My Mum arrives tomorrow

Vacation!  I know that sounds strange, that my mother visiting me turns into a vacation but it really does.  As a woman I work seven days a week, only the location and the tasks change. For five days a week I am at my regular job as a paralegal 8am to 5pm and then on the weekends I work my second job, that being my home, laundry and housework being the “work”.    While my Mum is here the second job goes away, because Mum and Norman take care of all of the tasks that usually pile up for me at the weekends.

When Mum is here I get home from work to a clean house, laundry done, pets fed, and dinner on the table.  It is an absolute joy.  Tomorrow will be a bit chaotic but come Thursday I will come home from work and sit down to a dinner of stew (always my absolute favorite meal that my Mum makes) and then get to kick back with a glass of wine catching up on a years worth of news.   On Friday the left over stew will become a really wonderful curry, and on Saturday morning we will set out for a serious “mooch” hitting all of our favorite Thrift Stores.  I really don’t need any new clothes, or any stuff to be honest with you but there is nothing I enjoy more than going to Thrift Stores with my Mum and finding some treasures that I never thought I needed or even wanted to be honest.

The next five weeks will be my annual vacation and to be honest I can’t wait.

Why did the chicken cross the forest?

Following on from my posts about the weird and wonderful things that my animals have brought home I will tell you a story about Dweebe, my long departed Chow/German Shepard Cross.

One Saturday morning, many moons ago, I was sleeping in while my husband was working his weekend job while putting himself through college.  I woke and rubbed my eyes and heard, strangely enough, a gentle clucking sound coming from the corner of the bedroom.  It occurred to me that a gentle clucking sound is not what I should be hearing in my bedroom on a Saturday morning.   I looked over and saw Dweebe, sat in the corner of the bedroom with a live chicken in her mouth.  The chicken appeared to be in no distress whatsoever and was apparently quite content to be in Dweebe’s mouth as if being in her mouth were a normal part of the chickens day, she just looked at me and clucked.   “Put it down sweetpea” I said to Dweebe and she dutifully laid the chicken on the ground and I picked it up and checked it for any injuries.  There were none.  Apart from a little Dweebe slobber the chicken was in perfect shape and she clucked as I held her under my arm.

At this point I realized that there was a huge and gaping hole in my plan to rescue the chicken.  I was naked.   I knew I would have to return the chicken to the forest from whence it came but I had now put myself in the situation where I was cradling a live chicken under my arm naked.  As I said, my husband was at his weekend job so I could not say to him “here sweetie hold this” while I got dressed, although to think about it can you imagine that scenario?  You are happily sleeping and your spouse wakes you up, hands you a live chicken and says “hold this while I get dressed”.

I stroked the chicken’s head and pondered my predicament.  I had six cats and four dogs.  The idea of gently laying the chicken down and getting dressed was not really an option, the cats had already become curious and were looking at me warily from the bedroom door,  the possibility of the chicken suddenly attempting to escape and flapping around the bedroom would result in a four dog, six cat, one chicken horror movie which would result in me hiding under the bed in an attempt to save myself from all of the claws and teeth and fur and feathers and heaven knows what else.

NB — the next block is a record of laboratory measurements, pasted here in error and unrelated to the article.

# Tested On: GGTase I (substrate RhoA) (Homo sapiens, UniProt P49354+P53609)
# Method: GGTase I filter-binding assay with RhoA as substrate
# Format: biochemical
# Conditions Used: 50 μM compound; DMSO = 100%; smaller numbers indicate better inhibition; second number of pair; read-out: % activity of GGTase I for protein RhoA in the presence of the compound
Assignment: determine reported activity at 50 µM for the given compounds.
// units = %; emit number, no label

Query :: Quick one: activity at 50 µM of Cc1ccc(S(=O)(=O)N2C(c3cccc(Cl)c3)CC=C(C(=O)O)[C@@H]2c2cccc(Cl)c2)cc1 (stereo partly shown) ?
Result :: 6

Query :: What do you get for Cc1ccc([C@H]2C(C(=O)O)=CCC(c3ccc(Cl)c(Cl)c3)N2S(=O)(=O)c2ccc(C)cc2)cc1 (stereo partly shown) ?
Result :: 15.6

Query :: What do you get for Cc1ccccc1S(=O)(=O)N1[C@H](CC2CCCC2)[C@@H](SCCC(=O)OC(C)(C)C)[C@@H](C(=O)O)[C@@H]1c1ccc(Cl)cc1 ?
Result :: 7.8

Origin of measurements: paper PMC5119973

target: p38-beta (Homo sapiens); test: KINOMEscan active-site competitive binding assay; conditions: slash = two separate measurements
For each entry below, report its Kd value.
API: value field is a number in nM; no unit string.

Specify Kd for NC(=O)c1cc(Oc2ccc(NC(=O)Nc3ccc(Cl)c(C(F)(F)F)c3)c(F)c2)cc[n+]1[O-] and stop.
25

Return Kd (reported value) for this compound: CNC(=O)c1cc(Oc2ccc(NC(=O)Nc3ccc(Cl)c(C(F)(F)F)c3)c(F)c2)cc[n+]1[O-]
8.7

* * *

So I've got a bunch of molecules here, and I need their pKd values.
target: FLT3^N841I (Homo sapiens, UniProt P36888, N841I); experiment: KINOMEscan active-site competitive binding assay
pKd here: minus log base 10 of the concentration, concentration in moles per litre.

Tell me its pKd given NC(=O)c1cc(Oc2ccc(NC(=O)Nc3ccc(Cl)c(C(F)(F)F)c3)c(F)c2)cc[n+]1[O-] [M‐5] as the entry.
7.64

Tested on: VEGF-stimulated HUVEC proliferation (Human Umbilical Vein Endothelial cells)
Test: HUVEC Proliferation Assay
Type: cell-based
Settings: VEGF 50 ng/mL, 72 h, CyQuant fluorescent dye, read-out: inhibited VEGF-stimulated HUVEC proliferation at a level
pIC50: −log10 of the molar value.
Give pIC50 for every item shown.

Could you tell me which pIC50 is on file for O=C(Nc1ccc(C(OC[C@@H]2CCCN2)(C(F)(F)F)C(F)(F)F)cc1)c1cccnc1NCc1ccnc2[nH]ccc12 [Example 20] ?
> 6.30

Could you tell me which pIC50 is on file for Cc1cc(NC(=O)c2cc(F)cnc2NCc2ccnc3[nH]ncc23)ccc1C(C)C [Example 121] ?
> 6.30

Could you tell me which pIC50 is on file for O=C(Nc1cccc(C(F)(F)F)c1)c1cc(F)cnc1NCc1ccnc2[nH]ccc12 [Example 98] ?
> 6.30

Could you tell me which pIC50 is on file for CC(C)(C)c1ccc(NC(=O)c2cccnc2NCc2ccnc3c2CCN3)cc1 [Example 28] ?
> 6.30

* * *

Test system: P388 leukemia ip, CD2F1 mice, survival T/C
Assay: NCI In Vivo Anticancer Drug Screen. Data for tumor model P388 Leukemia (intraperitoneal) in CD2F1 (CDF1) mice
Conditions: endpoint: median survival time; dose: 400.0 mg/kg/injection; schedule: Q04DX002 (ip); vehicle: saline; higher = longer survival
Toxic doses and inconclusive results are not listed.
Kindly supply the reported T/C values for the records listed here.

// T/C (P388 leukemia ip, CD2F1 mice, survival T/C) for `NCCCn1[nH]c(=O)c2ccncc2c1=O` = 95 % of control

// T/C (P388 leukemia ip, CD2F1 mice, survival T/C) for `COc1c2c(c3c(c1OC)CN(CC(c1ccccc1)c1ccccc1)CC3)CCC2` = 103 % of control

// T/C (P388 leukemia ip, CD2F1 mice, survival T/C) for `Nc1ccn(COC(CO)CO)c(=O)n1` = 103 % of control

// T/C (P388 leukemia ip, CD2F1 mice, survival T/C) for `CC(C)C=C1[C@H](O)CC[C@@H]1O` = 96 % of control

With the chicken tucked firmly under my arm I picked out my clothes, jeans, long socks, a sweatshirt, boots for I knew where I would be going to return the chicken.  My subdivision was built on the edge of a large swamp.  Several years prior someone (I am assuming a marine as they are the most transient in this area) thought it would be a good idea to keep chickens and turkeys in their back yard.  They moved on and they left the chickens and turkeys to fend for themselves in the swamp.  I would be woken on regular mornings by the Cockerel crowing and it was obvious that the chickens had formed quite the colony in the swamp.

It took me almost thirty minutes to get dressed as I swapped the chicken from one arm to the other while I pushed my legs into jeans and my arms into a sweatshirt. She clucked occasionally, but seemed content and she perked up as I left the house.   I wandered out to the garden and closed the gate behind me so Dweebe could not follow me.  The cats however were not so constrained by silly things like gates and I walked down into the swamp Pied Piper like followed by a procession of cats wondering what I was about to do.The further I got into the swamp the less cats followed me, it of course involved wet feet, and as we all know the one thing cats hate is wet feet.

I pushed through the swamp and eventually came to the clearing where the chickens were living.  There were some in the low branches of the trees, some scratching about on the swamp floor, and they looked at me warily as I entered their domain.    I gently set the chicken down and she quickly fluttered her wings and landed on a low branch next to another chicken.  She began clucking and no doubt telling her fellow chicken what had happened to her.  As I turned and walked back to the house followed by the last of the cats I could hear the conversation.  “Well you would not believe what happened to me this morning”   Other chicken “what was that dear?”  “well I was just minding my own business then suddenly I was in this dogs mouth” “ooooooooh do tell”.

So that happened